Saint Spyridon Greek Cathedral 34th Grecian Festival brings a touch of Greece to the city on June 5, 6, & 7 over at the Cathedral campus on Russell Street. Featuring three days of food, arts & crafts, music, raffles, living museum, the “Agora” shopping bazaar, kids fest, Cathedral tours and much, much more. Best of all, this trip to Greece only costs $1! 5 p.m.-12 a.m. Friday, 11 a.m.—12 a.m Saturday, 12-9 p.m. Sunday. Saint Spyridon Greek Orthodox Cathedral,102 Russell St., Worcester.

pins for pet rock

Pins for Pet Rock: Bowling for the Animals on Sunday, June 6. Help benefit the animals of New England by supporting Pet Rock Fest, which raises money for local animal welfare groups, including shelters and rescues, all year long. Roll four hours worth of strings for a good cause. Includes bowling as well as shoe rental. $8. noon4 p.m. AMF Auburn Lanes, 101 Southbridge St., Auburn. Call 508832-8918 or visit petrockfest.com.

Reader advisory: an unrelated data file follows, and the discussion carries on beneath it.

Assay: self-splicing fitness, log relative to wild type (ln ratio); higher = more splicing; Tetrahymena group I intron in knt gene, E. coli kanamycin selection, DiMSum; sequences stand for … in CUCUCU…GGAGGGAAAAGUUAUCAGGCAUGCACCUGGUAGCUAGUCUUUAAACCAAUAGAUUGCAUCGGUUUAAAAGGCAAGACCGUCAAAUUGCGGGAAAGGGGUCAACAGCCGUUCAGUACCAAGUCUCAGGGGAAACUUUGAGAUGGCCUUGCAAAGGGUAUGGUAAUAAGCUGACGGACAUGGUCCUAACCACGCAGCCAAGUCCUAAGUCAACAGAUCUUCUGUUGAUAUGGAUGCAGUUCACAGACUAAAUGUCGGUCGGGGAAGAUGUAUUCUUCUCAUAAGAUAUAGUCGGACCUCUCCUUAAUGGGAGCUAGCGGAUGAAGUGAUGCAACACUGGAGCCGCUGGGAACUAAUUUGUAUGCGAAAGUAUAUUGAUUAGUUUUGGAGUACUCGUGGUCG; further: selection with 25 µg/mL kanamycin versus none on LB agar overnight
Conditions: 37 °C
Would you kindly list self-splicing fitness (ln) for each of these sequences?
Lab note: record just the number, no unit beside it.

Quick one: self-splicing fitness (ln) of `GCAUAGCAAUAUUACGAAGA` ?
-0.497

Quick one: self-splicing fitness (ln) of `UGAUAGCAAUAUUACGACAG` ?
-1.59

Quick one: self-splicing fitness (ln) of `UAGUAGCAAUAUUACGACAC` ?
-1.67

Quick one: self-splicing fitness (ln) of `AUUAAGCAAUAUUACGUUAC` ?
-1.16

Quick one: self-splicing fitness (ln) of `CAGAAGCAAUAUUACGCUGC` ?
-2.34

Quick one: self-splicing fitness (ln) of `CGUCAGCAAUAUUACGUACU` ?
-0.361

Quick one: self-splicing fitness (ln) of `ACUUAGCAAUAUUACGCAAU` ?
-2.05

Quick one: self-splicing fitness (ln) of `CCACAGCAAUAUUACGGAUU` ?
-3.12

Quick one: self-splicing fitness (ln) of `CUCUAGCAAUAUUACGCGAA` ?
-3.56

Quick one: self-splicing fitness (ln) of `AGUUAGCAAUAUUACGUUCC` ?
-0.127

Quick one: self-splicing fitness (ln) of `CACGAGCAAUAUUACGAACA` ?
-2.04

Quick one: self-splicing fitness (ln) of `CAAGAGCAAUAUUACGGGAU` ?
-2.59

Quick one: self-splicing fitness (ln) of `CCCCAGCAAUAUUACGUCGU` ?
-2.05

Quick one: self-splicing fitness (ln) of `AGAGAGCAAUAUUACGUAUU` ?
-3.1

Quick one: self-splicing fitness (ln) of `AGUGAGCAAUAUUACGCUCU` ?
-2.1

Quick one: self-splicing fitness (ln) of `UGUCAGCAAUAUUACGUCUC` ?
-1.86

artful friend

Opening reception of 5th Annual Artful Friends Raffle on Thursday, June 3. Sponsored by the Friends

of Jacob Edwards Library, the Artful Friends Raffle offers original art donated by a variety of artists from the area. Raffle items include paintings, photos, prints, sculpture, pottery, wood carvings, jewelry and fabric art, in addition to gift certificates from area restaurants and stores. Raffle cards will be on sale for the

month of June. Rita Schiano and Rob Adams, local entertainers, will perform. A $5 card offers 26 chances to win more than 40 items on display in the raffle. The drawing will be held on Thursday, June 24 at 7:30 p.m. Free. 6-8 p.m. Jacob Edwards Library, main reading room, 236 Main St., Southbridge. 508-764-5426.

Metal for mammaries “Metal For Mammaries” Breast Cancer Benefit show w/ Mindset X, Mongrel, NoShow, Johnny Cab, Improper Authority on Saturday, June 5.